8. I had an instant connect with what Chandra is trying to do here He talks about programming, the business of code writing that practically runs our social media obsessed milieu, and he talks about writing itself, that most enriching and creative of human endeavors In recounting his making as a writer and his early years as a programmer in the united states, he finds parallels between both the processes, at the same time delving deep into the Indian narrative traditions, unearthing critical theori [...]

    9. Vikram Chandra has made a living as a programmer and also written award winning literary fiction In Geek Sublime he reflects on the writing of fiction and code, their points of connection and departure, drawing on his own experiences and the observations of others In particular, he makes reference to literary theory, especially that relating to Indian texts, languages, philosophy, mythology and poetry, using it to reflect on ideas of the structure, aesthetics, logic, and the work of text as fict [...]

    10. My first introduction to Chandra was through his novel Sacred games , an engrossing crime novel set in the bustling city of Mumbai, India So when I was naturally intrigued when I heard about his latest non fiction offering Geek sublime , especially after it received glowing reviews in the New York Times, Economist and other publications Geek sublime is a curious book Chandra draws upon his experience as a self taught programmer and muses about the deep and complex relationship between art and co [...]

    11. I ve never read anything by Vikram Chandra and I certainly need to fix it, but I found this book that compares the programming languages and writing literature extremely interesting Not being a programmer myself I must admit, that sometimes I found myself a bit lost on some comparisons, but the author was always quite clear, even when he compares the modern literature, the programming languages and Hindu sacred texts.Non ho mai letto niente di Vikram Chandra e sicuramente devo rimediare, ma ho t [...]

    12. Hmmm, well this is actually an average of 3 for style and 5 for content The writer s condescending, humblebraggy persona can be quite offputting I found this disappointing, as I had really enjoyed his fiction Still, the scope of Chandra s knowledge is truly breathtaking from the mechanics of code writing to ancient linguistic codification to Sanskrit literary theory He understands the tech industry from the inside out, but still has the distance to point out its myths and fallacies.It s the sort [...]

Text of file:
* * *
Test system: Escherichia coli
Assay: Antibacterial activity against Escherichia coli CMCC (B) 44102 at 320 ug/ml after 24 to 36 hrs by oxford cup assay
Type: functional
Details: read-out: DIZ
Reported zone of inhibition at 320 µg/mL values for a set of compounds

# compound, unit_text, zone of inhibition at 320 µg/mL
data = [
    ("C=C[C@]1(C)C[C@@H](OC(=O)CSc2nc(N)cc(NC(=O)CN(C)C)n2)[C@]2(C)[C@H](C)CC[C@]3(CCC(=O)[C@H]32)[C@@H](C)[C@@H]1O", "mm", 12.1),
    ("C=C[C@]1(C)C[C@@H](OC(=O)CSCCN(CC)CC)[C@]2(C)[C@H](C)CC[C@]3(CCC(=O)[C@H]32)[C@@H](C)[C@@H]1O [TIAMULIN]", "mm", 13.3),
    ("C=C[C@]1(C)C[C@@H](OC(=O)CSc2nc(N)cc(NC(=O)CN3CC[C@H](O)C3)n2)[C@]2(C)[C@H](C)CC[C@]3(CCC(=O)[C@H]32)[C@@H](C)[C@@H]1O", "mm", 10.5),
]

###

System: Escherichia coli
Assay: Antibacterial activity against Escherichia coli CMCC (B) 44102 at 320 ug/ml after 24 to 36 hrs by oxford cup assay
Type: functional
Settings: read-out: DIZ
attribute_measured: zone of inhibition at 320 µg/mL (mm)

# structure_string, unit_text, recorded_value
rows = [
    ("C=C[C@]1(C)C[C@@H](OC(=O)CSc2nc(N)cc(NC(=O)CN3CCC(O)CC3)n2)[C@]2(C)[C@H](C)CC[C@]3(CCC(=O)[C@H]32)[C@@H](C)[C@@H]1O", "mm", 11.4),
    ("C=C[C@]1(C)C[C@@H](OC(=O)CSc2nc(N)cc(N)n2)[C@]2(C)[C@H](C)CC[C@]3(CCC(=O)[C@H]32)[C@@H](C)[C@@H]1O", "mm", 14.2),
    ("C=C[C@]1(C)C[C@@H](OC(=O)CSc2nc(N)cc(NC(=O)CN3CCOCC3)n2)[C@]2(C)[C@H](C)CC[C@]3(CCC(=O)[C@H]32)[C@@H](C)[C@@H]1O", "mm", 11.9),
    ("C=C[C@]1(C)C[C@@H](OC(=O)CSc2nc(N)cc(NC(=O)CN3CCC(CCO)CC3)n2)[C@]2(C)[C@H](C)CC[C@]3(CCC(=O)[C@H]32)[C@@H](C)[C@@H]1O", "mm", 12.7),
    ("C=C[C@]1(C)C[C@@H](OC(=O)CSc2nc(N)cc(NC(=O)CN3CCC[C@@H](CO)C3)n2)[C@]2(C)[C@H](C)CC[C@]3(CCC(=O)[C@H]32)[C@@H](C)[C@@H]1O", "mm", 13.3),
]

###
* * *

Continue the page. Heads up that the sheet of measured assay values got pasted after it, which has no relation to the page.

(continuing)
13. An unexpected pleasure as the author uses linguistics to illuminate the structure of code For those of you who want to embrace design thinking and see the beauty of code and the coders who write it, this book is for you.

    14. My rating is based on my own enjoyment of the book, not on the quality of the writing, which is very high As others have said, the book mixes the author s experiences as a programmer and a writer, with quite a bit about the literature of his native India thrown in There were parts that interested me, parts I found difficult to follow, and parts I skimmed because they didn t interest me enough to put a lot into their reading That is not to say, however, that those parts wouldn t be highly interes [...]

    15. I find this a very hard book to rate It is written by a man who grew up in India and studied fiction writing in the US He works his way through school and novel writing by making money as a computer programmer It s an odd combo and is amply reflected in the book The author s main objective is to discuss the similarities differences between art particularly fiction writing and coding Sort of It s really a strange amalgam of all the things that made the writer who he is The first parts of the book [...]

    16. Vikram Chandra s novel Red Earth Pouring Rain remains one of my favorite books I have been known to pull it off the bookcase and read passages aloud to friends from time to time His new book, which seeks to limn the connections between writing literature and writing code, is thoughtful, often lyrical, and thought provokingly original Having read some reviewers that clearly left readers bewildered or annoyed, I decided I wanted to take the book on its own terms, and found the arch of the discussi [...]

    17. If you think you will find in this book a discussion of aesthetics as applied to programming, of what was considered beautiful in it and is considered beautiful now, of how values and accents shift with new tools, new people, and, importantly, why all that happens, this is not the book you are looking for.Moreover, code mentioned in the title is just a pretext for speculations on Indian history, literature, and religion All the parts about code are quite shallow and seem out of place, so I supp [...]

    18. If you like Hello, world and the nature of dramaandscandalous Sanskrit poetryandthe experience of highly personal writingandgly well brought together,you should probably read this book.My own first program in a new computer language usually outputs Hello, cruel world.But a world with this book in it is not altogether cruel.